By: Monitoring Desk
KABUL: The Mirwais Regional Hospital in the city of Kandahar in Afghanistan was built by China in the 1970s, acquiring the moniker “Chinese hospital.” It welcomed its first Chinese doctor in the summer of 2019.
An Na, a Chinese gynecologist, went to work at the hospital in August 2019 as part of a foreign aid program run by the International Committee of the Red Cross (ICRC). Besides being attached to the hospital’s obstetrics and gynecology department, she helped train local medical staff.
Working at a tertiary hospital in Beijing, An chose to become a foreign aid doctor in 2011. Before Afghanistan, she was stationed in several Asian and African countries, including Pakistan, the Philippines, Sierra Leone, Somalia and Ethiopia.
The Mirwais Regional Hospital serves more than 5 million people in southern Afghanistan. “Working there, I have encountered many situations that I would not ever come across at home,” An said.
She once received a pregnant woman with severe preeclampsia who needed an emergency C-section, while her husband was admitted in the trauma ward for amputation of both feet and one hand due to a landmine explosion. She helped the family apply for financial aid and rehabilitation programs by the ICRC.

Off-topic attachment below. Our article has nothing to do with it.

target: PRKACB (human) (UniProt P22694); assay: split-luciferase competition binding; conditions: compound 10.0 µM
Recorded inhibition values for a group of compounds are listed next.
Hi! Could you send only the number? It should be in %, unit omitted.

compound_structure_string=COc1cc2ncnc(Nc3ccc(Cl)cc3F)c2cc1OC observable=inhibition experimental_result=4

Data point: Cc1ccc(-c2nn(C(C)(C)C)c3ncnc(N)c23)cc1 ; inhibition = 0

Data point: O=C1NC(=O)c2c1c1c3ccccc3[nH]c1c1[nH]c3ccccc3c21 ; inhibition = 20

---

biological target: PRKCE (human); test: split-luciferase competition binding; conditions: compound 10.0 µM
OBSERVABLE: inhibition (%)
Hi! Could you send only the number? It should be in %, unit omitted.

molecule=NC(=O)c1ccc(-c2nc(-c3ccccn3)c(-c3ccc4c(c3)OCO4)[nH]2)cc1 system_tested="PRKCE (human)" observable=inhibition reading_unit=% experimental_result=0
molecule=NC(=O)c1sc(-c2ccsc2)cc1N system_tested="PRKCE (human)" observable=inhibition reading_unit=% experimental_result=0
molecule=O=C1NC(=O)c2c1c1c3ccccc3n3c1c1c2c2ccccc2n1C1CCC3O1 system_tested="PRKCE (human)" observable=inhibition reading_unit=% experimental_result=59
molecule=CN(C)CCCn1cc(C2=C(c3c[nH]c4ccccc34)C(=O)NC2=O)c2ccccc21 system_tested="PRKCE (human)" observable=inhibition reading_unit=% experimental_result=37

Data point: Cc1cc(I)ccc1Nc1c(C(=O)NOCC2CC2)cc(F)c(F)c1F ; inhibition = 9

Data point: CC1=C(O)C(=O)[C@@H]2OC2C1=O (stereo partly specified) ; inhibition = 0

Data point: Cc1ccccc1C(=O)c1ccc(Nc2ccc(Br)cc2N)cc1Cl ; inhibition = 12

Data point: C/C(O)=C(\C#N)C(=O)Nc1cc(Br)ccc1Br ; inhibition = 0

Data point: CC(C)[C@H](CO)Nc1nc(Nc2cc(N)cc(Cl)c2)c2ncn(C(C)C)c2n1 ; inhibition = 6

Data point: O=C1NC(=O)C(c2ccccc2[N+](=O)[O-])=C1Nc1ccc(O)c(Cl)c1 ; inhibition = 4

“While working in Afghanistan, I not only treat patients, but also work with the ICRC to help their families,” she said.
The Mirwais Regional Hospital is not the only “Chinese hospital” in Afghanistan. The Jamhuriat Hospital in Kabul was also built with China’s aid.
Over the years, China has also provided material and financial assistance to help Afghanistan develop its education and infrastructure sectors. After the spread of COVID-19 in Afghanistan, China started donating anti-epidemic materials and sharing its experience of epidemic prevention.
During the pandemic, An decided to stay there in March to support the normal functioning of the hospital, helping the obstetrics and gynecology department establish its COVID-19 prevention mechanism.
An recalled treating a pregnant woman with acute fatty liver, who lost her twins because she was not treated in time due to the COVID-19 pandemic.
“So it is very important to keep hospitals functioning normally during the pandemic, especially in areas with scarce medical resources,” An said. “Though I was under a lot of pressure at the time, it was all worth it.”
As the only Chinese doctor in town, An was surprised by local people’s love for China. “They told me they appreciate China’s help, and hope Afghanistan will be as developed as China one day,” she said.
Starting as a foreign aid doctor out of her love for travel, An has become inseparable from her job. Just over a month after returning home, An is already planning her next trip.